I knit her in pieces just as the pattern instructs, even though I know that some people have knitted the Babes in the round. The reason I went with pieces is because I like the structure that the seams give her. Because this doll is styled after the rag-dolls of yore, I felt like it was important to maintain that flat-ish, seamed look.

I completely ignored the book's suggested doll faces and pattern pieces for features. In fact, I put the book aside for that part, and just cut felt and stitched everything free-hand, no pattern. It was very freeing for me, since I really like to do things by the directions. This doll was good practice on mattress seaming.

More to come as her wardrobe develops. (And hopefully a name, at some point.)

Something else that was good "finishing" practice:

If you listened to my podcast last week, you'll probably be able to guess what these are.

The Beauty Shot and more details on those tomorrow.

Sunday, February 04, 2007


So as it turns out, when you knit your first shawl, it's kind of like when you have your first baby.
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If one picture is good, 6 must be even better.
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So please forgive the excess.
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I honestly couldn't help myself.
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I mean, I'm actually showing some restraint here. There could be more.
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I have one question about blocking though. When I took the work off of the blocking wires, it was perfectly dry, flat and open. Now, after wearing it a little and keeping it folded up in between, it has gotten a little curly along the edges. I still love how it looks, but is it supposed to get "un-flat" like that? Do I need to re-block?
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Pattern: Swallowtail Shawl, Interweave Knits magazine, 2006
Yarn: Misti Alpaca, color NT-605 md brown (click on the yarn link -- this vendor, The Knitter, has free shipping with no purchase minimum. Love it!)
Needles: Size 4 KnitPicks Options circulars, 47" cable. I cannot say how much I love these needles. They had just the right amount of "grab" so that my stitches didn't go flying off, yet they were smooth enough to allow speedy stitch execution. The pointy tips made those nups (with the "purl 7 together") no problem at all.
Cast-on to cast-off: 9 Days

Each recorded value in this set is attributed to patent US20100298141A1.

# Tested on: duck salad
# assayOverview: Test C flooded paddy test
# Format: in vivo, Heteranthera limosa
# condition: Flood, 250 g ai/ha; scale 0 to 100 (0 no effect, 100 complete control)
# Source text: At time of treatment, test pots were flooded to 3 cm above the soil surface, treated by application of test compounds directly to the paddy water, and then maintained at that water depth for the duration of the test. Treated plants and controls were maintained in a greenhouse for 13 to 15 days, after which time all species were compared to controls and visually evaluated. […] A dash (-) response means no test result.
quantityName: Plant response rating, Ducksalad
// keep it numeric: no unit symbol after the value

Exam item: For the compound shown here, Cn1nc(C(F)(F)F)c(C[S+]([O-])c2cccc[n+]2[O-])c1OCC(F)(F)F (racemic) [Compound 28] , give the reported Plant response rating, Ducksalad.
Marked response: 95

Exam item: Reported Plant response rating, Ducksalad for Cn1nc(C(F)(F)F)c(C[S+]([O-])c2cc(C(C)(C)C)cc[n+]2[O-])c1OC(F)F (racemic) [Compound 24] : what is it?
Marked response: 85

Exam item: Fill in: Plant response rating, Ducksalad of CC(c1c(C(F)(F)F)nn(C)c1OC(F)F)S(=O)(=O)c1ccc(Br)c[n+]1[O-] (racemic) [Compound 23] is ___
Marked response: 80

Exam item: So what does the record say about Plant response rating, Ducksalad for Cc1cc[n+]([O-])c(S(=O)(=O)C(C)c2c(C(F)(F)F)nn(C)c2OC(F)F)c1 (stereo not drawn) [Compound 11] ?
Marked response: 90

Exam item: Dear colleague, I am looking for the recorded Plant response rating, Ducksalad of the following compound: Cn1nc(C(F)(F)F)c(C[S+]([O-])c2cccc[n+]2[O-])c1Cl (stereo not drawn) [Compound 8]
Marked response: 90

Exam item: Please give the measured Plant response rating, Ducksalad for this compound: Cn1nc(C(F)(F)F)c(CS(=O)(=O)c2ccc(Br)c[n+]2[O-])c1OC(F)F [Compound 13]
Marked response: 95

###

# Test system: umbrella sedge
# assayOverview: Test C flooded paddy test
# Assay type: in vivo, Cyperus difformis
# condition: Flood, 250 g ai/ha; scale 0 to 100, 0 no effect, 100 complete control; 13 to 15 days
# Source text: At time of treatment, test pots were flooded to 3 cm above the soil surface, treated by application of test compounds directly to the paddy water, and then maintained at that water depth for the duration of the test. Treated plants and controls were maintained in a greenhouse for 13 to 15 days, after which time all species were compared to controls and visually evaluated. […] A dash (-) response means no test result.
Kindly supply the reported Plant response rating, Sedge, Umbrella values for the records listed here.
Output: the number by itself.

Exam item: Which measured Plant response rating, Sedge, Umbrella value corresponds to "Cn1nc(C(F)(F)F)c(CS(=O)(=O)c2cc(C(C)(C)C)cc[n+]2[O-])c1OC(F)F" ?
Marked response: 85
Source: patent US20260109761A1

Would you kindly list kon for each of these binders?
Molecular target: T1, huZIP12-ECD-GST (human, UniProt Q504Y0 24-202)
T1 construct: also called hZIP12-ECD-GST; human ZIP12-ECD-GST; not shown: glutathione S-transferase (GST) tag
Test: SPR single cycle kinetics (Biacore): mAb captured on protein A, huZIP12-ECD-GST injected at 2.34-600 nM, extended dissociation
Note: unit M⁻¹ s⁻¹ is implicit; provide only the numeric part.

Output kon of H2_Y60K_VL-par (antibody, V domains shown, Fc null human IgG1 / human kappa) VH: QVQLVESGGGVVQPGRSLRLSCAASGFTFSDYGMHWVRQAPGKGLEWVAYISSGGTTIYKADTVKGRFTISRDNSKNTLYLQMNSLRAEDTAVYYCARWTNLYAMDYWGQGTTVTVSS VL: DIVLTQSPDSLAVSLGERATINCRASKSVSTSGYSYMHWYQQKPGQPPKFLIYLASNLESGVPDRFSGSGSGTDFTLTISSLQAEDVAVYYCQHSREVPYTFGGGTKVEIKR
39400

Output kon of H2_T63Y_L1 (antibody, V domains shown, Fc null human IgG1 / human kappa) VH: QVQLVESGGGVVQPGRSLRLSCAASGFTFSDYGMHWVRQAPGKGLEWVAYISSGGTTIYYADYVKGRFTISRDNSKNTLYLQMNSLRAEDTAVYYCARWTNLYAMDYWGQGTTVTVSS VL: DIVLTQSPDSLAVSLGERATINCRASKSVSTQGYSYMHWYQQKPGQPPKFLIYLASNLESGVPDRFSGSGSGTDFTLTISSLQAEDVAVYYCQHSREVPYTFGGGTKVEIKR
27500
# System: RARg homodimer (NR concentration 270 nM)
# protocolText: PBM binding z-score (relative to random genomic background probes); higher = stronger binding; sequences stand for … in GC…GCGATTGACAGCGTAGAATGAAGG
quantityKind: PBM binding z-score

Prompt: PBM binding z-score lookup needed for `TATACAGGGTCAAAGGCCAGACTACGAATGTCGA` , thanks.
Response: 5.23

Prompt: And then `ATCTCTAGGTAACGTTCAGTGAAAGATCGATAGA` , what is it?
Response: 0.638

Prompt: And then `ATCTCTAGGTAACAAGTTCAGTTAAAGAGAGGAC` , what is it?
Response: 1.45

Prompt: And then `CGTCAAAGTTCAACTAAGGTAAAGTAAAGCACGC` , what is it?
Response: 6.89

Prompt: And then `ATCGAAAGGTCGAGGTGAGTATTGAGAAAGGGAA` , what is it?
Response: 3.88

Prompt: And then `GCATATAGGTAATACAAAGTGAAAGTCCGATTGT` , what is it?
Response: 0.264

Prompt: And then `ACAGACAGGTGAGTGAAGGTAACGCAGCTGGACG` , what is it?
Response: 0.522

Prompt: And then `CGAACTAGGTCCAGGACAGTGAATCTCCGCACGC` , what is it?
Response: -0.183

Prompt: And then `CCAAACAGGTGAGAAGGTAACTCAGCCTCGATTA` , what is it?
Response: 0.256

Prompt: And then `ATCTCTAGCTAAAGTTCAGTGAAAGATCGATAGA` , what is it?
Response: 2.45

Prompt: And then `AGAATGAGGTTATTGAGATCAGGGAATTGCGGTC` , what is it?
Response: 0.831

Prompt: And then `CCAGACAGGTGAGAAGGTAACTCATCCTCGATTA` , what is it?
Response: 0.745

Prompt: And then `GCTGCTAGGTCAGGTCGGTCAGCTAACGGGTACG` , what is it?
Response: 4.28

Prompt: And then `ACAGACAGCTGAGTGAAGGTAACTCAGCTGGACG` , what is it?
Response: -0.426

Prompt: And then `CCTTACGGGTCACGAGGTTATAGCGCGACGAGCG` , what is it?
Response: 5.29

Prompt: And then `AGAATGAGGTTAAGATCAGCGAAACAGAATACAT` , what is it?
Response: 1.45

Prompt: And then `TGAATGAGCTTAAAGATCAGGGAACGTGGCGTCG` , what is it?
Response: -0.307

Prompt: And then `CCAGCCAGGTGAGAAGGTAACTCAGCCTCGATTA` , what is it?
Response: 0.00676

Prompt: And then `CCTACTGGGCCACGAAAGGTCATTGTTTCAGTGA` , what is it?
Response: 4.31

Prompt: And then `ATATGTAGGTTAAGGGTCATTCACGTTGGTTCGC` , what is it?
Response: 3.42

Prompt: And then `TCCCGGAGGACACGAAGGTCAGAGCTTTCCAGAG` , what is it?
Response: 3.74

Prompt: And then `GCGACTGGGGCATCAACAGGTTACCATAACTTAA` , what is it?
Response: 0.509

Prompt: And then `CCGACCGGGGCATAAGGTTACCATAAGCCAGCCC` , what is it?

Notes: When I started, the laceweight was a little bit intimidating, and I held the yarn too tightly. Once I relaxed, everything went a lot more smoothly and quickly. The best moment was blocking it out and truly seeing the pattern for the first time. I am totally looking forward to knitting my next shawl.

Saturday, February 03, 2007

It's day 3 of Project Spectrum! Sparky, Max and I went shopping for art supplies on Thursday, and I came home with a watercolor set (the tube and palette kind) and colored pencils.

After naptime we sat down for some artistic playtime.


I started my very first creative journal in a moleskine, and it felt rather strange. When I was young, I took art classes for years and worked in the mediums of watercolor, acrylic, pastels, charcole and pencil. However, since I was about 15, I haven't even picked up so much as a pencil to do anything more than draw a crazy little badly drawn car for Sparky.
(Upon tasting the fingerpaint, Max declaired the paint to be "spicy")

I have to tell you, looking at the blank paper and holding a brush in my hand was kind of a scary thing. I felt like a little kid all over again. I'm pretty sure that it's going to be good for me though; freeing up my creativity a little as I let myself express things in a different way. Reguardless, it should be interesting. So in the interest of full disclosure, here is my first entry:


I've joined the Creative Mom Podcast group at Flickr, as well as the Project Spectrum one.

In the most recent episode of the podc
ast, I asked sock knitters to give me their best "learning to knit" sock resources for Mr FiberFlash's cousin, Tim. I also emailed the Yahoo SockKnitters group, and overall, I got an overwhelmingly helpful response!

Here are some of the responses:

Heather suggests the video podcast Let's Knit2gether; one of the first episodes is all about knitting socks. She also says that the book Sensational Knitted Socks by Charlene Schurch is helpful. "It walks you through basic sock constructions and tips. It has lots of patterns for all knitting levels."

Jocelyn reccomended Kristen's Knitting Socks Online Class, as well as the book Sensational Knitted Socks (I'm starting to sense a tre
nd here).

For learning to knit two socks at a time on two circular needles, toe-up, Tracey likes the book by Queen Kahuna, "Crazy Toe And Heel Book".

Pat says that Sensational Knitted Socks was the first book she bought on sock knitting, and she's never regretted it. (Hey, maybe I should consider adding that to my book collection?)

NancyMaria thinks that Knit Socks! by Betsy McCarthy is a good book for beginners.

Laurie suggests the Basic Sock Chart for understanding how to get a sock to fit properly.

Thanks everyone! You can watch his progress here as he casts on for his very first pair.